We had been warned previously, and it was soon clear the next day, that the temperature had taken a big jump up on this eastern side. We took this opportunity to finally have a pair of rest days, after five days on the trot. A small pool at the motel provided occasional relief from the heat, but otherwise we retreated to the air-conditioned bliss of our room!
As ever, after a rest day, it took a while to get things packed away and ready to go. Having stopped off at the shop to fill bottles with one and a half days worth of water, we headed out into what was already pretty intense heat by 9am, climbing gently away from the coast. Stopping in the very welcome shade of a solitary tree, we had lunch and pondered how we were going to manage in this heat (about 35C in the shade and 45C in the sun). At that moment, I took a drink of water from the 3-litre bladder in my backpack, only to suck it dry. I had managed to burn through 3 litres in 3 hours and was still quite thirsty. It was clear that we had underestimated how much we would need in this hotter climate and, whilst we had enough to make it to our destination for that evening, we were certainly short for the ride to our next ‘official’ resupply at a ranch the next day. Our only hope was that there might be some water available at San Rafael, where we were headed, although the route notes specifically stated not to expect anything.
Arriving at San Rafael, we were greeted by the lovely (and somewhat legendary) Pancho, who lives in a small shack overlooking the bay and who immediately offered us cold beers! Tempting as it was, we stuck to water to quench our thirst – knocking back several glasses before, clearly sensing our condition, he brought out a 5-litre container for us! What good fortune. A swim in the bay helped to cool our heads and bodies too, although we had to take care wading through the shallow waters as small stingrays darted around everywhere! From our camp spot on the porch of a house near Pancho’s, we watched a lovely sunset and reflected on our luck and lesson learned!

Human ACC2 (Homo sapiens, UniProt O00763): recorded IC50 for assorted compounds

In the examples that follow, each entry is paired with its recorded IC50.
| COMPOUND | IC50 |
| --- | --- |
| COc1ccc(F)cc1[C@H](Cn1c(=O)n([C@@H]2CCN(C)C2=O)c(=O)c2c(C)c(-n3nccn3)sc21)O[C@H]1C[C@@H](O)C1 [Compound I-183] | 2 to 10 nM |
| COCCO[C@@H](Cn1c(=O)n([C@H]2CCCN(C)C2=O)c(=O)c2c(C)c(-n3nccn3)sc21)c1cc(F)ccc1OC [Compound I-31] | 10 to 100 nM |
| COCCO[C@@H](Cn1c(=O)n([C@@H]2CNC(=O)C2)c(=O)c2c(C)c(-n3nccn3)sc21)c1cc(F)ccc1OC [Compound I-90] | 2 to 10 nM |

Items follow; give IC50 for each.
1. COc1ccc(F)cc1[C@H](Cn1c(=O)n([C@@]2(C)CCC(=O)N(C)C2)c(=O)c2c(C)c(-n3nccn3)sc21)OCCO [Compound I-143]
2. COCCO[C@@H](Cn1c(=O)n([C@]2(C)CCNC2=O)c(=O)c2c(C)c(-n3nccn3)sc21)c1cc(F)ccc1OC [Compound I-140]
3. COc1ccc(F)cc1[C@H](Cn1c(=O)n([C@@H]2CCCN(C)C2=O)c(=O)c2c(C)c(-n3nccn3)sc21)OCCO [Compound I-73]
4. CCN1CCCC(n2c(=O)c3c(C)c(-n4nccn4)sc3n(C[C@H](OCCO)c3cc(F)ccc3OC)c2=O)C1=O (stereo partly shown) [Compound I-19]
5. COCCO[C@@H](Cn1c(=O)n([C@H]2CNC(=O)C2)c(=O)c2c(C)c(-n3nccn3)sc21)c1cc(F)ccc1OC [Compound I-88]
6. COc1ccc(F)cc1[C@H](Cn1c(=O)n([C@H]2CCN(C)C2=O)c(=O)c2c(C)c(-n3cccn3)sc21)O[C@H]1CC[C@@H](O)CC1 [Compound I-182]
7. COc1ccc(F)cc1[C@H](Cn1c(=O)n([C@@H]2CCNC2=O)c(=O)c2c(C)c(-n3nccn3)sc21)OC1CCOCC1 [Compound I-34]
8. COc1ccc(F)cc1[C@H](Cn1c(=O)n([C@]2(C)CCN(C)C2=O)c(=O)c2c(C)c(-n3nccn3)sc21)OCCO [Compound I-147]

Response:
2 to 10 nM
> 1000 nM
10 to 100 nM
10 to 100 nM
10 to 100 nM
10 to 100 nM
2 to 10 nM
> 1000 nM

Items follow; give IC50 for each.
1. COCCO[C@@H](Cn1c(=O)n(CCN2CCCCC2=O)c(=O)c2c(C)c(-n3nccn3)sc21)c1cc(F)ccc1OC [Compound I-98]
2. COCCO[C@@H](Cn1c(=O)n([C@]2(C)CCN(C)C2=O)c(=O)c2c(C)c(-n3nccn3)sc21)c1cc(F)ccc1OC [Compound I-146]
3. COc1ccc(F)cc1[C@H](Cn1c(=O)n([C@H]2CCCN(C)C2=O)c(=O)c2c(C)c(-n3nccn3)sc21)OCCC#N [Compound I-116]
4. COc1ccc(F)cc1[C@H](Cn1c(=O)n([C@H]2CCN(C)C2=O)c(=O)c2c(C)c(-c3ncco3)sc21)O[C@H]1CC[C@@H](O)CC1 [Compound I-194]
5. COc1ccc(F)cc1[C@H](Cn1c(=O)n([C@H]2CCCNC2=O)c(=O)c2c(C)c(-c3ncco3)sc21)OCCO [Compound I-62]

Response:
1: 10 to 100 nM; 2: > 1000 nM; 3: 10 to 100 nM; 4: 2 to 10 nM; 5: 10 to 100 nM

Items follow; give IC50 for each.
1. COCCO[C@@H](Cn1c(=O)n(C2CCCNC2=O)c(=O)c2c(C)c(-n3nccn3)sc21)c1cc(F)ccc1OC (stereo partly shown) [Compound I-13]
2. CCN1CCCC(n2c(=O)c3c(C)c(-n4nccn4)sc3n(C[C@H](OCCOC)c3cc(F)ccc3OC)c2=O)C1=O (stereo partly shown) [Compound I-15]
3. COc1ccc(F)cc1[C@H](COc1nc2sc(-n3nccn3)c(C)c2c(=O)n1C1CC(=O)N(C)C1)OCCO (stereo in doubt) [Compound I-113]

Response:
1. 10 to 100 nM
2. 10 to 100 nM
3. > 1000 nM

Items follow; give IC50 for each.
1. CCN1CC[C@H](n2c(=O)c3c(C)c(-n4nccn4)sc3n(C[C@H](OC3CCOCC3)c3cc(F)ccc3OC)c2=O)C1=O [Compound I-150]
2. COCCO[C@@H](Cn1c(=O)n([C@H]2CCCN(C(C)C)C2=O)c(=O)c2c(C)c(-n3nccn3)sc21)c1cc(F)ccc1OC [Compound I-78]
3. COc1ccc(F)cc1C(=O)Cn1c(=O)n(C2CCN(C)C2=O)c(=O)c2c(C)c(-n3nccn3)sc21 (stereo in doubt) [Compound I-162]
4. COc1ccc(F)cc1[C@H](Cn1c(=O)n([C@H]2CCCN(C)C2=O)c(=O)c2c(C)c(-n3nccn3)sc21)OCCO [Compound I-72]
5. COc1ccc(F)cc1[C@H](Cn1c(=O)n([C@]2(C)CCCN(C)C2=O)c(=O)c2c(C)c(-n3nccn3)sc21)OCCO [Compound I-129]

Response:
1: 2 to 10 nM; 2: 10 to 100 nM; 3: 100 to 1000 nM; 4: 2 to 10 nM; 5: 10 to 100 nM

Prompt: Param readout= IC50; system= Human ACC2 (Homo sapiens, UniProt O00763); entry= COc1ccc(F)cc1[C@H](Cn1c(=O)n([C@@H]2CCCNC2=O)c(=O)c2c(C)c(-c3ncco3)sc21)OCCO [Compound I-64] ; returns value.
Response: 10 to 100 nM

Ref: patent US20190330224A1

As part of our new strategy to try and beat the heat, we rolled out shortly after sunrise the next morning. Despite the early departure, we were soon drenched in sweat as we made our way up the scorching climb.
The peak was the halfway point of our Baja Divide trip but we didn’t linger for long, instead pushing on to Rancho Escondido where we arrived at midday and spent a couple of hours hiding from the sun and having lunch. With the heat barely diminished, we left at 2:30pm on slow, sandy tracks to climb again up and over to Rancho Piedra Blanca. It was tougher going than the profile suggested, given the surface, and we were tempted at one point to take what looked like a more direct route. I was sure, however, that Nick and Lael (the route creators) would have chosen our route for a reason though, so we stuck with the same mantra that got us through many of the tough sections… ‘In Nick and Lael we trust!’ and persisted. When we got to the junction with this alternative route, it was clear that that track would have been a sandy nightmare and our faith was justified! Nevertheless, final gradients of 20% before the pass really tested our legs. What should have been an easy downhill coast afterwards was into a headwind on corrugated sand and we arrived at the ranch exhausted, just before sunset.
The next day was another 5am wake-up to beat the sun. We were both apprehensive as the route notes suggested a tough day ahead through deep sand and the last few days had been sapping. It didn’t fail to deliver! The bikes were great though, and we were able to ride a considerable amount of it. All in all, it was pretty brutal but we made it into Vizcaíno in good time and found a hostel to collapse into.